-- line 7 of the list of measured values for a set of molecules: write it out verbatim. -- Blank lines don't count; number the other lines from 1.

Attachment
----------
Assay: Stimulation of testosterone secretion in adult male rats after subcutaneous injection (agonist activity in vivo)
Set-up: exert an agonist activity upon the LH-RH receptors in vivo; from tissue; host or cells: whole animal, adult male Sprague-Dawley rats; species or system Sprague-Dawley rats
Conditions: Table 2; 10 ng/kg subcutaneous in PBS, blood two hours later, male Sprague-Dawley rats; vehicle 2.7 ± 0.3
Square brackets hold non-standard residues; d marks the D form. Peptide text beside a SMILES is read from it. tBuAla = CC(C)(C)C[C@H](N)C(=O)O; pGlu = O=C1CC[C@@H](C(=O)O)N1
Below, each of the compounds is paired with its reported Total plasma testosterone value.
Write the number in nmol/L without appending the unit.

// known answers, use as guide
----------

// known answers, use as guide